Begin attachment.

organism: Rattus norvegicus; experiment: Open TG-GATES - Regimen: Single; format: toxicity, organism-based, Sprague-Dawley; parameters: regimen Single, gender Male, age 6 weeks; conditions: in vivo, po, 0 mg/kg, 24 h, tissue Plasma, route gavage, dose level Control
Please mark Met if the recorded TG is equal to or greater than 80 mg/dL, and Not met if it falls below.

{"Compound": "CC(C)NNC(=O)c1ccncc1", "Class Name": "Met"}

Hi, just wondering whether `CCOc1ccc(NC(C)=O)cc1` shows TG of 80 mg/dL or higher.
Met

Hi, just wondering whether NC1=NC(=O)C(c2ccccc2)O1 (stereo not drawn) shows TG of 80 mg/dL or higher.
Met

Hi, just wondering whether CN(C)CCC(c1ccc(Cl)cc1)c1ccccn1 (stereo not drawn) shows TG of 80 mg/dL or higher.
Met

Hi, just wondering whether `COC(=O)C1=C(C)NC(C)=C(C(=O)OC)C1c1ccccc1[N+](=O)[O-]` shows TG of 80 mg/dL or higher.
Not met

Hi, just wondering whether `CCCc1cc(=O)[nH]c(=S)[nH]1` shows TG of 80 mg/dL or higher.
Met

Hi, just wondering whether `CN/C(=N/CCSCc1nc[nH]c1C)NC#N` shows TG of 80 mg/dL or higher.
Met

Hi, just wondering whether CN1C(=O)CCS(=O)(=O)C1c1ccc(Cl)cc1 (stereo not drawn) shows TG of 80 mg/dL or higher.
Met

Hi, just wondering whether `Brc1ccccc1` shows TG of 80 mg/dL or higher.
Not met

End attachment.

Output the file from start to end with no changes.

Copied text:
organism: Rattus norvegicus; experiment: Open TG-GATES - Regimen: Single; format: toxicity, organism-based, Sprague-Dawley; parameters: regimen Single, gender Male, age 6 weeks; conditions: in vivo, po, 0 mg/kg, 24 h, tissue Plasma, route gavage, dose level Control
Please mark Met if the recorded TG is equal to or greater than 80 mg/dL, and Not met if it falls below.

{"Compound": "CC(C)NNC(=O)c1ccncc1", "Class Name": "Met"}

Hi, just wondering whether `CCOc1ccc(NC(C)=O)cc1` shows TG of 80 mg/dL or higher.
Met

Hi, just wondering whether NC1=NC(=O)C(c2ccccc2)O1 (stereo not drawn) shows TG of 80 mg/dL or higher.
Met

Hi, just wondering whether CN(C)CCC(c1ccc(Cl)cc1)c1ccccn1 (stereo not drawn) shows TG of 80 mg/dL or higher.
Met

Hi, just wondering whether `COC(=O)C1=C(C)NC(C)=C(C(=O)OC)C1c1ccccc1[N+](=O)[O-]` shows TG of 80 mg/dL or higher.
Not met

Hi, just wondering whether `CCCc1cc(=O)[nH]c(=S)[nH]1` shows TG of 80 mg/dL or higher.
Met

Hi, just wondering whether `CN/C(=N/CCSCc1nc[nH]c1C)NC#N` shows TG of 80 mg/dL or higher.
Met

Hi, just wondering whether CN1C(=O)CCS(=O)(=O)C1c1ccc(Cl)cc1 (stereo not drawn) shows TG of 80 mg/dL or higher.
Met

Hi, just wondering whether `Brc1ccccc1` shows TG of 80 mg/dL or higher.
Not met